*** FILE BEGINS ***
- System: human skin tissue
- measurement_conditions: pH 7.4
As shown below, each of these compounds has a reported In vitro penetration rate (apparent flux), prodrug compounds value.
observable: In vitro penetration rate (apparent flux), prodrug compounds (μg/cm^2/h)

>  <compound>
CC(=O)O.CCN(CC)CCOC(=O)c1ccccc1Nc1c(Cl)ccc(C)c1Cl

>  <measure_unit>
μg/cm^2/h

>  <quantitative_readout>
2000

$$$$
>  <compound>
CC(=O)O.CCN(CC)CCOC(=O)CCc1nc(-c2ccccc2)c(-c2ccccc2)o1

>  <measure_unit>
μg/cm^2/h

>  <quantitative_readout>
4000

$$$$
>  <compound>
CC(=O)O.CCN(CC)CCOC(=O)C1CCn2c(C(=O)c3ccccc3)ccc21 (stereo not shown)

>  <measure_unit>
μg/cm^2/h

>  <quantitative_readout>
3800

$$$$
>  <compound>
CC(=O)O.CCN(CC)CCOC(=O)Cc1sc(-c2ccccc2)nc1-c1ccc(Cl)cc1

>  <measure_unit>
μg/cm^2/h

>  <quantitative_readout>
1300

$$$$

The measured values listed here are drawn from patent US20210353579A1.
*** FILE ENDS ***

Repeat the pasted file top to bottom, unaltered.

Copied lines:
- System: human skin tissue
- measurement_conditions: pH 7.4
As shown below, each of these compounds has a reported In vitro penetration rate (apparent flux), prodrug compounds value.
observable: In vitro penetration rate (apparent flux), prodrug compounds (μg/cm^2/h)

>  <compound>
CC(=O)O.CCN(CC)CCOC(=O)c1ccccc1Nc1c(Cl)ccc(C)c1Cl

>  <measure_unit>
μg/cm^2/h

>  <quantitative_readout>
2000

$$$$
>  <compound>
CC(=O)O.CCN(CC)CCOC(=O)CCc1nc(-c2ccccc2)c(-c2ccccc2)o1

>  <measure_unit>
μg/cm^2/h

>  <quantitative_readout>
4000

$$$$
>  <compound>
CC(=O)O.CCN(CC)CCOC(=O)C1CCn2c(C(=O)c3ccccc3)ccc21 (stereo not shown)

>  <measure_unit>
μg/cm^2/h

>  <quantitative_readout>
3800

$$$$
>  <compound>
CC(=O)O.CCN(CC)CCOC(=O)Cc1sc(-c2ccccc2)nc1-c1ccc(Cl)cc1

>  <measure_unit>
μg/cm^2/h

>  <quantitative_readout>
1300

$$$$

The measured values listed here are drawn from patent US20210353579A1.